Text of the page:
MORELLE SMITH is, in our opinion, a very fine and accomplished poet, and we are proud to publish her in The Passionate Transitory. Sensitive to language, nuance, shifting mood and light, her lyrical poems are intensely felt and beautifully written, slipping with ease between inner and outer worlds. Indeed, at their best they are capable of producing in the reader the kind of "trance-like state" and "magic" she describes below.

And she's so good at creating that frisson of surprise, that jolt of revelation, that luminous change in direction we are so fond of here in the PT office. Just read the third stanza of When The Almond Tree Comes Into Flower  ("And that's when it begins. / That's when some energy of landscape, / birdsong, sunlight, reaches in...") and we defy you not to be moved and illuminated.

Morelle's interview became more of a meditation on her creative processes and influences than a strict litany of question-and-answer – but we forgive her! This is yet another fascinating quinterview, we think you'll agree.     

Here the poet Morelle Smith reflects on her early writing, her travels, her meeting with the great Gaelic poet Sorley MacLean, and her favourite poets... 

The first time I wrote poetry was an evening in late summer, long ago, when I was 21. I’d written stories since I was about eight years old, and wrote a play while I was studying at university. But somehow, poetry seemed to live in a distant land, it was something one wrote about, essays and literary criticisms, analyses of form, metaphor, language, rhythm and meaning, most of all, meaning. I can’t remember anything of what these first poems were about. But I remember the intensity of the feeling, both as I wrote them, and afterwards.


And it was the intensity of the feeling that led to the writing. Playing music given to me by the first person I’d ever been madly, impossibly, in love with. Evoking all those feelings of love and loss. That was not what I wrote about, but it was what stimulated the writing.


Afterwards, reading the words I’d written, what struck me most was not so much whether what I’d written was anything "good", but that I’d been in a trance-like state and this had produced these words and this was astonishing to me, like a revelation. It was quite different, much more heightened and emotional than the prose writing I’d done before. It was like a kind of magic, that such a thing could happen.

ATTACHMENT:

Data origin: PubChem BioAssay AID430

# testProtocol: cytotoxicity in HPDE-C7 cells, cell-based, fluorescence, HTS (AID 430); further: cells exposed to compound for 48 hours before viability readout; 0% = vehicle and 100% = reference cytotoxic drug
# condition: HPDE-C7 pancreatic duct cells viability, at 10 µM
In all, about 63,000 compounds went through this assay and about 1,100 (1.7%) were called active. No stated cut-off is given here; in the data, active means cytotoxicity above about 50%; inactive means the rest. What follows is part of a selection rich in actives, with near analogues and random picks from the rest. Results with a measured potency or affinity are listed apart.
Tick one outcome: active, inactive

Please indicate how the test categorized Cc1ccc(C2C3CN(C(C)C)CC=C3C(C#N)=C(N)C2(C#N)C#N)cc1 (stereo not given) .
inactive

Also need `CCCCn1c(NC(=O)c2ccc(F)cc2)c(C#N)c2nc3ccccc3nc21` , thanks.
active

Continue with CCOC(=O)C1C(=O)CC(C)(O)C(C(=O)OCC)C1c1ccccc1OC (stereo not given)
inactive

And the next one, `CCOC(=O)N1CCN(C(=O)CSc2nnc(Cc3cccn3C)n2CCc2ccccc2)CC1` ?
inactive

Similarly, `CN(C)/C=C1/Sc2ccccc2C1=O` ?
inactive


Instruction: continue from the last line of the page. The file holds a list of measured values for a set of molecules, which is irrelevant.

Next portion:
Three years later, after a lot of travelling, and living for a while in the south of Germany, I returned to Scotland and found a mentor and an inspiration in the Gaelic poet, Sorley MacLean, and gave my first public reading with him. Although there would be many other things I would do in life, I was beginning to identify with writing. There’s the very private and personal aspect to writing, and there is the public aspect too, being published and giving readings, talks and workshops. They complement each other, so I find.


At university I studied Eliot, Lawrence, Hardy, Baudelaire and Verlaine – these are the ones that stick in my mind anyway, the ones that I enjoyed and still do. Many other poets I came to love I had to find for myself, sometimes many years later – Rilke, Kathleen Raine, Marina Tsvetaeva, Federico Garcia Lorca, Miklos Radnoti, WH Auden, Emily Dickinson, Louis MacNeice, Rumi – and I’d include Elisabeth Smart because, although "By Grand Central Station" is technically prose, it reads like poetry to me.


Contemporary poets whose work has inspired me include Marilyn Hacker, Simona Gracia Dima, Rachel Boast, Andrew Greig, Rosalind Brackenbury, Sheena Blackhall, AC Clarke, Zou Lu, Geneviève Bertrand and Gilles Baudry – not a definitive list of course, but the ones that first come to mind.


And the poetic (transcendent) and the erotic are very closely linked, as I discovered that evening, when I first wrote poetry.

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